This one falls under the category of, “it could have been worse.”
The Twin Cities got lucky Wednesday. The sequence of events on an amazing weather day left the highly populated metro area relatively unscathed, even as storms and damage raged all around.
It started with the morning derecheo that roared through central Minnesota and the northwest Wisconsin lake country. Blow down like straight line winds downed trees from Grantsburg to Spooner and beyond. That complex passed north of the metro. The damage was bad enough in Wisconsin, but imagine the damage and potential for injuries had it tracked south into the metro.
Radar loop shows derecheo tracking through central Minnesota into Wisconsin Wednesday morning.
Some of the debris clouds from the morning MCS lingered over the metro through midday Wednesday. That limited surface heating in the critical midday hours, and delayed the development of tornadic afternoon storms near the metro.
Because of the delay in development tornadic storms fired rapidly just east and southeast of the metro.
The storms then evolved into a second damaging wind producing derecheo and rolled into Wisconsin, downing numerous trees in Menomonie along the I-94 corridor. Again, had those storms formed an hour earlier and 30 miles ot the west, the outcome could have been much worse in terms of damage for the densely populated metro area.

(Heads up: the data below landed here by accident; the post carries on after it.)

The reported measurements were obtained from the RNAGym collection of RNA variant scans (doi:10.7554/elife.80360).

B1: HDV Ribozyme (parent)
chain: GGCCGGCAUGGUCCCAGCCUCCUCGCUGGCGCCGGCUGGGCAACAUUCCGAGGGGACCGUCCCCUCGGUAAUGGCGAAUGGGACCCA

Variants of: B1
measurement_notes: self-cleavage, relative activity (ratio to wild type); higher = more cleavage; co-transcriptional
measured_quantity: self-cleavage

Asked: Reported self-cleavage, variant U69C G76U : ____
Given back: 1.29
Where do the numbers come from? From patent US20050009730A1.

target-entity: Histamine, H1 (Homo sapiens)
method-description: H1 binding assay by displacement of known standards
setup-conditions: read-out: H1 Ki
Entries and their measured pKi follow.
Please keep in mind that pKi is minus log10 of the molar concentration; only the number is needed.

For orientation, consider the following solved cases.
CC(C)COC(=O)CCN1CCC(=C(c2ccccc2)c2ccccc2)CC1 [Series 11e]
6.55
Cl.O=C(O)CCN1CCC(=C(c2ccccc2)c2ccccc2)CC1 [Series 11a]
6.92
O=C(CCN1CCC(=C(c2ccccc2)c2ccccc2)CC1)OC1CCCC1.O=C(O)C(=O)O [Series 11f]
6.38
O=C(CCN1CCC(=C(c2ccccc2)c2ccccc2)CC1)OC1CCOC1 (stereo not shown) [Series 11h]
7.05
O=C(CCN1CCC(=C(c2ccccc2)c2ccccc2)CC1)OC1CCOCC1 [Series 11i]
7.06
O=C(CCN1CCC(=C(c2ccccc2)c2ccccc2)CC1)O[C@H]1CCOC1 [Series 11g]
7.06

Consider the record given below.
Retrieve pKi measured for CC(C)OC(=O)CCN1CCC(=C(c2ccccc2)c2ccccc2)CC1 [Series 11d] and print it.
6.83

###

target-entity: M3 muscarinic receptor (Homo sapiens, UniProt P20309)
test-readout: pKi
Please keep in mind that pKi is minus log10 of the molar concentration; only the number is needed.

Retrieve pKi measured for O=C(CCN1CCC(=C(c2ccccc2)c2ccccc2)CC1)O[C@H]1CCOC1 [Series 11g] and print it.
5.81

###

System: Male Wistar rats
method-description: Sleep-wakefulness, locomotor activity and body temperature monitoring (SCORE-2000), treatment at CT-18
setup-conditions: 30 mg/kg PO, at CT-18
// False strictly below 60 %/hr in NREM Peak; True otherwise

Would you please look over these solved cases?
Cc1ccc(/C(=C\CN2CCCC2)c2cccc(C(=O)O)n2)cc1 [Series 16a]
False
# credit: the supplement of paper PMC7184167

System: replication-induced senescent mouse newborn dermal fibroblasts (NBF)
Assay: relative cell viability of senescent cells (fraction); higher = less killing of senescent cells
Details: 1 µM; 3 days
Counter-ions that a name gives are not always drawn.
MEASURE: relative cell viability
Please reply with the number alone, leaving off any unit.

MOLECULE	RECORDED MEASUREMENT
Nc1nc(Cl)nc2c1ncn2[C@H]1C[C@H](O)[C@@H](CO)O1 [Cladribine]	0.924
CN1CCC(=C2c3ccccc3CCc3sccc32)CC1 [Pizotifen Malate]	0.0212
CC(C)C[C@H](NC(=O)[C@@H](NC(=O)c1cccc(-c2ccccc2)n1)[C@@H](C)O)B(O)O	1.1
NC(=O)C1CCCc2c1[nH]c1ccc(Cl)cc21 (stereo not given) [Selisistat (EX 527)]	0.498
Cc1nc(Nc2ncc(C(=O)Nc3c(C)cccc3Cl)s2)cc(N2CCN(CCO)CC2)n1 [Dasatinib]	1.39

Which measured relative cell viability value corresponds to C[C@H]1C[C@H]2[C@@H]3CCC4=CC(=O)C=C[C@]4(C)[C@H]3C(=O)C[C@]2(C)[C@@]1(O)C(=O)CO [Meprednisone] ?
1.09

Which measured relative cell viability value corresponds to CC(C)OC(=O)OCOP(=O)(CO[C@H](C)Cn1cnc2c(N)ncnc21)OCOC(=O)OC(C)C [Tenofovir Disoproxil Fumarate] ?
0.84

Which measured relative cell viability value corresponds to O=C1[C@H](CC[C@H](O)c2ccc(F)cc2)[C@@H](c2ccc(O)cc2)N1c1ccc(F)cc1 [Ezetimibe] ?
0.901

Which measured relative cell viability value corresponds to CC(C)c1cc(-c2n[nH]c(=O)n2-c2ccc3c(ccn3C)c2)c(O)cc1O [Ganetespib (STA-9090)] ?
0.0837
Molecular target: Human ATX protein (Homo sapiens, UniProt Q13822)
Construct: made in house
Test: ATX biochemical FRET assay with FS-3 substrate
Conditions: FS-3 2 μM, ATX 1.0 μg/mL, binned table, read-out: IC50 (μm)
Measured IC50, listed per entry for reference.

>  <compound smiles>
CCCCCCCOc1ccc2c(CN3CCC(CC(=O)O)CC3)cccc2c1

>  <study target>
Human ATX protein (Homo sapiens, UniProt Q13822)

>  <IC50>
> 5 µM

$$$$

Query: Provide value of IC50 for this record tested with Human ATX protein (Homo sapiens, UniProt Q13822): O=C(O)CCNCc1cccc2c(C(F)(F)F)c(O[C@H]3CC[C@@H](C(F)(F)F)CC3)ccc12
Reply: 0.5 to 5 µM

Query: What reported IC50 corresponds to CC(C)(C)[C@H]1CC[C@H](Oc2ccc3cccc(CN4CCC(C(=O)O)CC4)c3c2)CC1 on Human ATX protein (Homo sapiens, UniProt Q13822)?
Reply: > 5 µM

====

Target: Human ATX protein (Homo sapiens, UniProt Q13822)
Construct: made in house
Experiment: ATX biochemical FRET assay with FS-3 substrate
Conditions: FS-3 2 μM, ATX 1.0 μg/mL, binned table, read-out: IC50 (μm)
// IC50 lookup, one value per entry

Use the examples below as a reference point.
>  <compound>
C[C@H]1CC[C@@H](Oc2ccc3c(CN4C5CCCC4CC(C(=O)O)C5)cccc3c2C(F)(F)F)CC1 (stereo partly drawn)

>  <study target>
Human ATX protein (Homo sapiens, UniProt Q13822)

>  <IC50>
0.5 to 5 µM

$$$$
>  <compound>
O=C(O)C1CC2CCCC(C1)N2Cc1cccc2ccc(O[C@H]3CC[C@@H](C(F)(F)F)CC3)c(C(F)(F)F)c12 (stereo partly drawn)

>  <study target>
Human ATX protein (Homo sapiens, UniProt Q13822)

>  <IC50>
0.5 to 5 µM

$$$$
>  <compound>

Highest dew point in 3 years in metro:
The dew point reached 78 degrees in the metro Wednesday. That was the highest reading in 3 years, since June 26, 2007. It’s also within 3 degrees of the highest reading ever in the Twin Cities which is 81 degrees on July 30th, 1999.
To illustrate how rare it is to have dew points that high in Minnesota, the dew point has only reached 78 degrees or higher 114 hours since 1945!
Dry break, then severe Saturday?
We’ll enjoy some free air conditioning today with dew points down into the comfy 50s in Minnesota. Temperatures will still be warm in the mid to upper 80s, but it will feel a whole lot more tolerable. Temps may push 90 Friday and Saturday, and some humidity will creep back into the picture by then.
The next frontal system may trigger more severe storms in Minnesota late Saturday.
More heat is still on the way for later next week.
Enjoy our quiet weather respite.